My first experience with ten-year-olds was right after high school when I was working as a camp counselor for the summer at the Bob Mathias Girls Camp up near Kings Canyon National Park. Ages ranged from as young as seven or eight and went all the way up to sixteen if I am recollecting correctly. I had the pleasure of spending ten weeks with a cabin full of ten-year-olds. Some came for the two week session, some for one of the four week sessions, and a few spent the whole summer with us.
Let me tell you two things about ten-year-olds in case it has been a while since you have been near one. First, they want to be close but not too close. They are past the huggy stage but not fully into the independent stage. Therefore, they are always close physically, but they are becoming more emotionally detached.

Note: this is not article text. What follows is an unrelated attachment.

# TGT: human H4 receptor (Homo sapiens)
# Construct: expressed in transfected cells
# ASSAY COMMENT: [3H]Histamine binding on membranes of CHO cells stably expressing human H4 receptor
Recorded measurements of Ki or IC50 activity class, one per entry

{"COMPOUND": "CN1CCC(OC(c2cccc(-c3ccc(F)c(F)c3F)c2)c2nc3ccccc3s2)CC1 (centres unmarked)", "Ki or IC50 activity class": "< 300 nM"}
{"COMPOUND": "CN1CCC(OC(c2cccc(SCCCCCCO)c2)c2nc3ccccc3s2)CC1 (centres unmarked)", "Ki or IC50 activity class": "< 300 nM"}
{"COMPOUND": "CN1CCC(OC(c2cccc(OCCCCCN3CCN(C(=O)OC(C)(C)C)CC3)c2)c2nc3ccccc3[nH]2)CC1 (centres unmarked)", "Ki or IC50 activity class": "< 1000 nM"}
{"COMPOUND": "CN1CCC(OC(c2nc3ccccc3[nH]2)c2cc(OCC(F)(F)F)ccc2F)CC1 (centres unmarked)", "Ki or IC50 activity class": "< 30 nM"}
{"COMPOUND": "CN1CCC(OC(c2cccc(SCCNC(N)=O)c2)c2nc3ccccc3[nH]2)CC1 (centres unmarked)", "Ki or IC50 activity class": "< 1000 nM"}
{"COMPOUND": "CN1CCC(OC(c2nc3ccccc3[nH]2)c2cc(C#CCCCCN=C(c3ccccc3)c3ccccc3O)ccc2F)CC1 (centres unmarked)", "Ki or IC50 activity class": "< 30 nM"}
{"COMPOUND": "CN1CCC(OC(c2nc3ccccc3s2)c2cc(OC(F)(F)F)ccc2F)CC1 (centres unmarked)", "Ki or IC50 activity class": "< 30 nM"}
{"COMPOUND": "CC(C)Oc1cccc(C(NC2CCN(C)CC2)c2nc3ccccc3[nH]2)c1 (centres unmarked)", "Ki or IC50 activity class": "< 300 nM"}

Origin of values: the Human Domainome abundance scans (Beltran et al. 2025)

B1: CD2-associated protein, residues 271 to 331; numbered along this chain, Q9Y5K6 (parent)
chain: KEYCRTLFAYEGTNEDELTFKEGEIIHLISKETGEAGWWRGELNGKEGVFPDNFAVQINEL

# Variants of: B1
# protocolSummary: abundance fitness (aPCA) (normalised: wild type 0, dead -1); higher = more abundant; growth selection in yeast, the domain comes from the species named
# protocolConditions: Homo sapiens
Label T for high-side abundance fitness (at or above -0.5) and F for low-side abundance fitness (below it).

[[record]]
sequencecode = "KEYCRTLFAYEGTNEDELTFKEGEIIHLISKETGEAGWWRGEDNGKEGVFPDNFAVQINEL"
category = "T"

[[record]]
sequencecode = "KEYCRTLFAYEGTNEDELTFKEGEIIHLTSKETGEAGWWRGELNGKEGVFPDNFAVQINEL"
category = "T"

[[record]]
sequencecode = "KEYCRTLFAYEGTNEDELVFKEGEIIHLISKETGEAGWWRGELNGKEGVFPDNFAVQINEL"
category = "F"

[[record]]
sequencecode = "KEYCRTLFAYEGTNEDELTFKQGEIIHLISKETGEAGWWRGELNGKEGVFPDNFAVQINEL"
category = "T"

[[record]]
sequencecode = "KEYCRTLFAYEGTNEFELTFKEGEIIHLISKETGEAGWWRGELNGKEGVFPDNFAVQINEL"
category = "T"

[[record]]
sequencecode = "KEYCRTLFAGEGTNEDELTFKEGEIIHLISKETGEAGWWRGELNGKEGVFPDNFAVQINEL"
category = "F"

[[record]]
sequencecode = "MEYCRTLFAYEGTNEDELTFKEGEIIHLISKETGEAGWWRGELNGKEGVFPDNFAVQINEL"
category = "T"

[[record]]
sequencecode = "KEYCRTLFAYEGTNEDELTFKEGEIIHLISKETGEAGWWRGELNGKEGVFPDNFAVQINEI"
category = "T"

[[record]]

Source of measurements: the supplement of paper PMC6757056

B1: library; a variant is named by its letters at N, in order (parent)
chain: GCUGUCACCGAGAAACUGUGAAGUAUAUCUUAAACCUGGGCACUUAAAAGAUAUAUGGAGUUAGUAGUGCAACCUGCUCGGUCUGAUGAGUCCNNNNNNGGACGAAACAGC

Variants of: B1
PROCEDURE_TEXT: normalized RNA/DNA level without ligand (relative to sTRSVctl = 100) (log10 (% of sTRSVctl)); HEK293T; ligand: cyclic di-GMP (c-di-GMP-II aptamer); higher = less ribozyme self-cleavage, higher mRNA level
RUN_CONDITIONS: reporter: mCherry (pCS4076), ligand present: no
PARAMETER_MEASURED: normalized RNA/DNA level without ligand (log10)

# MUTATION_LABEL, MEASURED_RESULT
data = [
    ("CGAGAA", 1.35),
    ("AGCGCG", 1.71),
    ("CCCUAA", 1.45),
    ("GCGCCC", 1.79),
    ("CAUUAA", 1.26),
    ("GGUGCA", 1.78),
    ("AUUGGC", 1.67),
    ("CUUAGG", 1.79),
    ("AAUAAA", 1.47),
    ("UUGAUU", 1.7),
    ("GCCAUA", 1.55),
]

Second, they count. Everything. And all the time. I remember taking them for a hike once, and they counted––out loud––every step––some 6,000+ steps, mind you––to our destination. Then to make sure they had it right, they counted––out loud––every step––back to camp. Still 6,000+, and my guess is it was probably exactly the same.
At eleven they begin to be more independent both in thought and activities. Suddenly, they aren’t afraid to tell you they don’t agree or don’t want to do something. (Fortunately, this budding rebelliousness doesn’t last too long––just until they are about nineteen, with fifteen being a really fun year!)
In literature, twelve is the demarcation line between childhood and adulthood. Twelve is considered the last year of childhood. This is why William Golding’s oldest boy in Lord of the Flies and Ray Bradbury’s Douglas Spalding in Dandelion Wine are twelve. In both, the innocence of childhood is shattered and the reality of life, death, good, and evil gains a foothold.
Like seniors in high school who have one foot still in compulsory education and the other testing the waters of personal choice and decision making, tweeners also find themselves at the cusp of two worlds: childhood and adulthood. It's right about now that they realize adulthood is coming and there is no turning back.